Business News of 2014-08-13

Comment: The ¢edi’s 7-yr topsy-turvy ride

It is an incontestable fact that the performance of the local currency against the major international currencies has taken centre stage in every conversation on the Ghanaian economy.

Because the economy is basically import-led, a weaker currency translates into increase in prices of goods and services, which also leads to a higher inflationary trend.

From January to July, this year, the cedi depreciated by 33 per cent of its value to the US Dollar and and traded at GH¢3.05 to the dollar.

That was in spite of the fact that the local currency was neck-to-neck with the dollar in July 2007, after its successful redenomination, where four zeroes were knocked off.

Seven years down the lane, however, the cedi failed to hold-on to its own after series of monetary policy flaws and fiscal indiscipline combining effectively to weaken the currency beyond expectation.

Cedi performance over the years

On July 1, 2007, when the new cedi went into circulation, one dollar was worth GH¢0.90. It, however, dropped to GH¢0.98 to one dollar in December the same year.

The slight decline was attributed to supply side deficit, which led to speculative demand culminating in the fall in the value of the currency.

The currency opened in 2008 at GH¢0.96 to a dollar, but ran out of steam and traded at GH¢1.58 in July; but had a rebound and appreciated to GH¢1.14 in November only to end the year much stronger, trading at GH¢1.26 to a dollar.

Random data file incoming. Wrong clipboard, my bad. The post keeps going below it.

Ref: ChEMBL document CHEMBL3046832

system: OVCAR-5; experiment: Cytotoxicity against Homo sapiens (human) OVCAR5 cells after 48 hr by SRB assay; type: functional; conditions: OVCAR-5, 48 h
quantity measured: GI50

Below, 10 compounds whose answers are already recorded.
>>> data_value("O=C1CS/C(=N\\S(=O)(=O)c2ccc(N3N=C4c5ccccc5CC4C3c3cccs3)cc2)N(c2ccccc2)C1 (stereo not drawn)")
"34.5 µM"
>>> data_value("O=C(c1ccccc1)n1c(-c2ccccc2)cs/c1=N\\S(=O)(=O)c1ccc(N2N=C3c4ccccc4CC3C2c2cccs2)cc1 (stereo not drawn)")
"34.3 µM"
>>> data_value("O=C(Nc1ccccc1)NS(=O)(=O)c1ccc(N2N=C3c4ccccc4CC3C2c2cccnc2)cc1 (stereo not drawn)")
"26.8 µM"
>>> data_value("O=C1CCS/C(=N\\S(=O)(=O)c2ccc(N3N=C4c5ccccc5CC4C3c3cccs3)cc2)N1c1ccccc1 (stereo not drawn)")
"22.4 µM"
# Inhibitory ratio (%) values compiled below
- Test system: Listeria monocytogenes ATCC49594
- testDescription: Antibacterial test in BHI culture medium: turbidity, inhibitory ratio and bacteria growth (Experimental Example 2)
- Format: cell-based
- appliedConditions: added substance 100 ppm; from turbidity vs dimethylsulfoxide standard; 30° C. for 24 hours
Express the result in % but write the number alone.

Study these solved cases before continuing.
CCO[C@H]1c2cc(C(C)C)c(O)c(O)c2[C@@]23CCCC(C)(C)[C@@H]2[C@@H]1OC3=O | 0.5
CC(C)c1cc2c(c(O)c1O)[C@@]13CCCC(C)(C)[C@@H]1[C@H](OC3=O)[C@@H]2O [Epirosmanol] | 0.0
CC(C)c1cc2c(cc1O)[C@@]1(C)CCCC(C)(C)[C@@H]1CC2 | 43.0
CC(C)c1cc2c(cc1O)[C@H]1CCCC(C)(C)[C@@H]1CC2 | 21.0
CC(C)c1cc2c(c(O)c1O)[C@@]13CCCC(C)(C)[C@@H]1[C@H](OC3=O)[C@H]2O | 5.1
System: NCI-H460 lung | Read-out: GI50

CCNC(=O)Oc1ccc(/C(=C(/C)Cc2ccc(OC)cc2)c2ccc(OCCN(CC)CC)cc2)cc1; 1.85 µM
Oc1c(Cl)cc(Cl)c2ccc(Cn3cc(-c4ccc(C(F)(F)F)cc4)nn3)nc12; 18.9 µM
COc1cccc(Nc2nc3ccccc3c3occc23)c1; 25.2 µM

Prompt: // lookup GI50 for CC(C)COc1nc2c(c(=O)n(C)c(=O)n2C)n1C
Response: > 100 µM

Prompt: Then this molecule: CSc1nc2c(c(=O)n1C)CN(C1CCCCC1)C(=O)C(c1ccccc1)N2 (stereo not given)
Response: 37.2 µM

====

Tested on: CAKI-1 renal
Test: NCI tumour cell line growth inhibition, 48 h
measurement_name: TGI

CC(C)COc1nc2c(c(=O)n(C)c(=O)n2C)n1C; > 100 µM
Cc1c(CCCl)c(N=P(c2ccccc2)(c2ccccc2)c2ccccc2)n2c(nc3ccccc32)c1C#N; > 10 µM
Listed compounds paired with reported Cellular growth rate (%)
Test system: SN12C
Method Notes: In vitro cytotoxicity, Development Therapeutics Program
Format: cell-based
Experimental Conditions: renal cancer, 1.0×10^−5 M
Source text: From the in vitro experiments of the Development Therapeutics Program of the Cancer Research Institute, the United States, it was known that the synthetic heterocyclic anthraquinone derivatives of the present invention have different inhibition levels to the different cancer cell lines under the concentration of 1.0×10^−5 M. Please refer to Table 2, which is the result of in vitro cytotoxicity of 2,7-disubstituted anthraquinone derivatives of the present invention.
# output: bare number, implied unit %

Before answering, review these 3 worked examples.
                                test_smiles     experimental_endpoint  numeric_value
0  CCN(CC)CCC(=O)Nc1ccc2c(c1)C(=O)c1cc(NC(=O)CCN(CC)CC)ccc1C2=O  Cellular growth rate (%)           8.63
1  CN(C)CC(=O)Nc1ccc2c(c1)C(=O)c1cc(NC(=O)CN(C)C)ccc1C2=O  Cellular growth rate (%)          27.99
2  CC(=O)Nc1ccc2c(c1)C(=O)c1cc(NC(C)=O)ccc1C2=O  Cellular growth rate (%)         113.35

The rate of the depreciation in the months that followed was steady. The value dropped from GH¢1.27 to one dollar in January 2009 to GH¢1.48 in January 2011. It then continued its steady decline throughout that year, ending the year at GH¢2.35.

That steep decline then persisted till February 2014, when the Bank of Ghana (BoG), in an attempt to arrest the situation, introduced its forex control measures, which sought to limit the use of foreign exchange in the country.

The measures were described by the business community as being inimical to the growth of industry, with some private sector groupings, including the Association of Ghana Industries (AGI), Ghana Real Estate Developers Association (GREDA) and the Private Enterprise Federation (PEF) calling for their reversal.

The central bank resisted those attempts only to partly budge in June by relaxing some of the measures after sustained pressure from all actors of the economy.

But while that happened, the local currency continued to depreciate against the US Dollar and other major currencies.

With the dollar, for instance, one needed GH¢3.36 to get one dollar as of mid-July this year.

That, however, rose to GH¢3.35 in the first week of August, partly causing the government to announce plans to engage the International Monetary Fund (IMF) on an economic recovery programme.

That announcement brought in it some respite for the cedi as it gained little strength against the dollar, leading to a slowdown in the rate of depreciation.

The cedi was trading at GH¢3.36 to the dollar on August 11, 2014.

Impact of depreciation

The impact of the depreciation of the cedi on industry and the country as a whole has been phenomenal. It has pushed production costs, fuelled inflation and contributed to the depletion of the national reserves.

The cumulative effect has been a general lag in investments in the country and a slowdown in growth of the economy in the midst of a widening budget deficit.

The deficit was 10.1 per cent in 2013 and is now projected at 8.8 per cent for this year.

Indications are that the coming onboard of the IMF, hopefully in September, will help strengthen the local currency and reduce the associated impact on industry and the country at large.

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